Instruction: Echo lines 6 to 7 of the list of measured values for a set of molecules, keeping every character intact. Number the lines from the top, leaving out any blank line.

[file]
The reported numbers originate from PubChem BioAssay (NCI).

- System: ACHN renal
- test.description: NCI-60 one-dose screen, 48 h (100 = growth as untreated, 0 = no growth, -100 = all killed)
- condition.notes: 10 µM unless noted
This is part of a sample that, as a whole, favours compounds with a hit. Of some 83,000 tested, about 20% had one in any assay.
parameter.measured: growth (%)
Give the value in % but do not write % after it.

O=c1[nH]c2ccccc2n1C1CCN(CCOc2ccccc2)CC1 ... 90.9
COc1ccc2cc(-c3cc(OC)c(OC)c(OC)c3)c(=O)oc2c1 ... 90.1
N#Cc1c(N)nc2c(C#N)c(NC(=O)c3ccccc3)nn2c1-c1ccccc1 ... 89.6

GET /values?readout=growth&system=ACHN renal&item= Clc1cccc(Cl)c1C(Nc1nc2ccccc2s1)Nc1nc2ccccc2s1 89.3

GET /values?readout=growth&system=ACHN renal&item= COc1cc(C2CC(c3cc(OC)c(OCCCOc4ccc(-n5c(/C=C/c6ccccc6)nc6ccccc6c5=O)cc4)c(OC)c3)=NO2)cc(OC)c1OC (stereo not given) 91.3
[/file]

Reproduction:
parameter.measured: growth (%)
Give the value in % but do not write % after it.